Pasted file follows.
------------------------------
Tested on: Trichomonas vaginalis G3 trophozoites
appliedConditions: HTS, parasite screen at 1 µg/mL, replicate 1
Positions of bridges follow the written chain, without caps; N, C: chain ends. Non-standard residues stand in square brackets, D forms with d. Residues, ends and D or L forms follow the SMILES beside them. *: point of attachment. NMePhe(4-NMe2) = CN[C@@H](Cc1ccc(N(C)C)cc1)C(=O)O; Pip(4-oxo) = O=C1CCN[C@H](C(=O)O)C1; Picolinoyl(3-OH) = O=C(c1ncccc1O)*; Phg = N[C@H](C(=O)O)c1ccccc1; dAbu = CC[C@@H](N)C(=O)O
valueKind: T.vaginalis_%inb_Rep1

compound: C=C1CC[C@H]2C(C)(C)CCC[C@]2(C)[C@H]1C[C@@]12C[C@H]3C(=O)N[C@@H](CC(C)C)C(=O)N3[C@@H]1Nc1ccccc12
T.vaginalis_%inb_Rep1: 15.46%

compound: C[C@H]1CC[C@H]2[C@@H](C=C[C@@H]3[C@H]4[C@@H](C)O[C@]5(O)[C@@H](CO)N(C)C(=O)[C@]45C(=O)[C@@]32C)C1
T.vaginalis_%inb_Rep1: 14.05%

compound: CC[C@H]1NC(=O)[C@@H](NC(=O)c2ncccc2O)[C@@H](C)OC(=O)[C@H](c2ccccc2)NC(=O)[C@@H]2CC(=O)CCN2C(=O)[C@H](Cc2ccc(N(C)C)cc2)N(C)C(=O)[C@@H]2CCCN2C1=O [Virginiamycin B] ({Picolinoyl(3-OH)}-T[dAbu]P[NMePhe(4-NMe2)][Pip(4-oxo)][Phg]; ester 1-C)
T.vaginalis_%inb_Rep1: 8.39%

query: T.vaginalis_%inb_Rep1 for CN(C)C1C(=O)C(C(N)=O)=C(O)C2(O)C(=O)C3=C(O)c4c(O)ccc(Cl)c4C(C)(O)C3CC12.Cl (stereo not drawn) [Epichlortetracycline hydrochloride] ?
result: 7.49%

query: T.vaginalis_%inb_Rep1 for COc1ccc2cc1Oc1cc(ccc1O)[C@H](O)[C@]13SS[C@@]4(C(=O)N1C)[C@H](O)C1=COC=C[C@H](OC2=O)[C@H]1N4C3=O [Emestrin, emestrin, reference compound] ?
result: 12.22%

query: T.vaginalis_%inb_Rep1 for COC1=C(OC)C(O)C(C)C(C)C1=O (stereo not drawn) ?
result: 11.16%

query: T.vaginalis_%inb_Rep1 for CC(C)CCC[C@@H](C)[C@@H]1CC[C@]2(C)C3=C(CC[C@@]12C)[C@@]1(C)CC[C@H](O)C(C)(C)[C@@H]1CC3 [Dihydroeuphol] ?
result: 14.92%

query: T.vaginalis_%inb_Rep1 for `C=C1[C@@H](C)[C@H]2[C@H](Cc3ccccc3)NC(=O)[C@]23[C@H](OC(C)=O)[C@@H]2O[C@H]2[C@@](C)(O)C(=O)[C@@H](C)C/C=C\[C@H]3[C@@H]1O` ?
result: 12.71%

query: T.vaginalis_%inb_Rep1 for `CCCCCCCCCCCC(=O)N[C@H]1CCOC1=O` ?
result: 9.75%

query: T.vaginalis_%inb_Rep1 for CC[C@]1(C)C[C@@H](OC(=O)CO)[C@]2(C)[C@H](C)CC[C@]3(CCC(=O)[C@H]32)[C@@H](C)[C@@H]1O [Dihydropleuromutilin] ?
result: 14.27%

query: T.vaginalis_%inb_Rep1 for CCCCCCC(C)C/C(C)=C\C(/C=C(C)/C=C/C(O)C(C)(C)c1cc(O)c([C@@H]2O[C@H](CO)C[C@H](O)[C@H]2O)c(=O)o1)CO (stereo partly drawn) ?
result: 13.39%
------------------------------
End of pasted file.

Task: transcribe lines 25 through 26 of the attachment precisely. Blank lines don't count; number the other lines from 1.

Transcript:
query: T.vaginalis_%inb_Rep1 for CCCCCCC(C)C/C(C)=C\C(/C=C(C)/C=C/C(O)C(C)(C)c1cc(O)c([C@@H]2O[C@H](CO)C[C@H](O)[C@H]2O)c(=O)o1)CO (stereo partly drawn) ?
result: 13.39%